Of great importance for those who subscribe to the corruption-of-the-Church theory is that, though Constantine called the Council of Nicaea and proceeded to declare Christianity the state religion of the empire, not being a Bishop meant he could not vote on anything that came up in the council. For all intents and purposes, the same Apostolic authority that gave the Bishops the right to be present also gave them the special privilege of deciding what came of this particular council. No interference from Constantine allowed.

It is only after the Council of Nicaea that a strict reference to scripture is made possible within Christian exegesis and theology, because it is only in the post-Nicaean world that Christians could exercise their faith openly without fear of repercussion. It is also only in the post-Nicaean world that written records weren't constantly in danger of being confiscated and otherwise destroyed. Hence the incredible lack of documentation of the intervening years between 33AD and 325AD. Almost three hundred years of development and barely any shred of evidence to prove that anything happened outside the scriptural record. Until one remembers that the Bishops spoke with the authority of the Apostles, and didn't have an established canon to reference at all times. Time to delve into that thorny business of the Bishop of Rome.

It will be remembered that the Apostles fanned out and established their bases of operation. Each chose an administrative successor, who was thus ordained and raised to the status of Bishop to be able to oversee his jurisdiction. Peter established himself in Rome. How long or how well established this power base was is understandably under debate, considering Peter is, himself, a sainted martyr. But this is where not only Sacred Tradition, but also those scant fragments of documentation from the first few centuries AD, start to shed light.

Pope Saint Clement, around the year 80, wrote an Epistle to the Corinthians. Corinth was not under the jurisdiction of the See of Rome. Yet they appealed to Rome for Rome's intervention, and Clement consented. In it, he writes "But if any disobey the words spoken by Him [Christ] through us [gotta love the Royal "We"], let them know that they will involve themselves in sin and no small danger." Barely fifty years after the death of the Christian Messiah, the Bishop of Rome (still the official title of the Supreme Pontiff) was exercising special jurisdiction over the other Apostolic Sees.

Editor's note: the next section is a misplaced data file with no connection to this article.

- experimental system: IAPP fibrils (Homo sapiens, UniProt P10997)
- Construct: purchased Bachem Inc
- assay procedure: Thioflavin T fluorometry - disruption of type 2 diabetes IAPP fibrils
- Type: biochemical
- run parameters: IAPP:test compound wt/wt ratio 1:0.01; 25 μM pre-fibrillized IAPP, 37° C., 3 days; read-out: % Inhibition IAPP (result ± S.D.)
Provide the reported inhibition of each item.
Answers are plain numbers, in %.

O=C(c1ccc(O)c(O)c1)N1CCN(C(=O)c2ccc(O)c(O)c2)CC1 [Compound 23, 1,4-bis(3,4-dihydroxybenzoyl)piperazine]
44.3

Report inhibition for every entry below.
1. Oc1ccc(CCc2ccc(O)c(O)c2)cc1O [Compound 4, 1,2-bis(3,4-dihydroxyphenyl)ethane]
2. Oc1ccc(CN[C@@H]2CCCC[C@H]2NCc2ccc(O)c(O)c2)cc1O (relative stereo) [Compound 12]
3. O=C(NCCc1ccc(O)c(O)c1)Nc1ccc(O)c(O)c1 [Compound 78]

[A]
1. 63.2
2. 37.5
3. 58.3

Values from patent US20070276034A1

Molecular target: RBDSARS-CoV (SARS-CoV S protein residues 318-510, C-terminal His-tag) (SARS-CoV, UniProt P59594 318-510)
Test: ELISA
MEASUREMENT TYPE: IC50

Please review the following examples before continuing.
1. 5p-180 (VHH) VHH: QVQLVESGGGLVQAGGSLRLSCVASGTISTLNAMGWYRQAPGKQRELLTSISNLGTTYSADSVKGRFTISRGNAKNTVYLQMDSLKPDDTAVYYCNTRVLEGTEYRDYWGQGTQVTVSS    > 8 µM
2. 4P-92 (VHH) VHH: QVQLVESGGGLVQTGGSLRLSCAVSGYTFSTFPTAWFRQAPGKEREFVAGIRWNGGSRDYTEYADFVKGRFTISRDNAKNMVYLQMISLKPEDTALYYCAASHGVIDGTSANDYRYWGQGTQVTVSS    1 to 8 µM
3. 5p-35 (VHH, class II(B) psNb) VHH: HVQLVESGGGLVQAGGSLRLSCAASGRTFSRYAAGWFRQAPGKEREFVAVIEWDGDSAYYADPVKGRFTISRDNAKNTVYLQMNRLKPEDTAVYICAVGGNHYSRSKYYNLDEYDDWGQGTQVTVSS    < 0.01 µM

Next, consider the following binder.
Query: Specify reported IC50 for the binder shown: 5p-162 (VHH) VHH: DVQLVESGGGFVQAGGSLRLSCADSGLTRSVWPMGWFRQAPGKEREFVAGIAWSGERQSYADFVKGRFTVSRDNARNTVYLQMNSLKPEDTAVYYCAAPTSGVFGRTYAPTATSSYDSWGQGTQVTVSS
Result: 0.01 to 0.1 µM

Why would this be important? If Jesus had established His Church solely in the spiritual sense, and the established norm for Church-wide decision making was the council, the role of any individual Bishop would have necessarily remained purely administrative at the respective local level. If Jesus established his Church both in the spiritual and physical sense, and issued this powerful decree to a single Apostle, it stands to reason that he was naming not only the CEO of this new faith, but he was issuing a powerful statement about succession of leadership. Where the Twelve had looked to Jesus as their spiritual guide, after His death, they were to look to where Peter established himself. They were to look to the only Bishop to have been awarded the title "Vicar of Christ". They were to look to Rome.

Now wait just a second, says the Sola Scriptura nay-sayer. Even a spiritual Church needs to be led by somebody, because you can't be calling councils every twenty minutes! This is true. But if Christ was only establishing a spiritual Church, and did not establish a physical hierarchy to run the worldly affairs of His spiritual Church, then the only authority in the lack of any authoritative canon would still have been the Apostles. Or worse yet, a Messiah who did not, does not, and seems likely never to have a telephone. So we return to an earlier point--who then speaks with authority than the Apostles? Who then speaks with authority when the Apostles have died but their successors? And who advises with authority in the interim between councils than the successors of the one Apostle who was given the greatest responsibility of all in being the rock upon which the Church was to be founded?

At this point, it becomes moot whether or not Jesus was speaking of a strictly spiritual, physical, or united Church because the point remains valid that authority had to come from somewhere in the absence of Jesus, and then it had to come from somewhere else in the absence of the Apostles in the time before the canon was established. Vis-a-vis, the Bishopric, and the special status afforded Peter and his successors.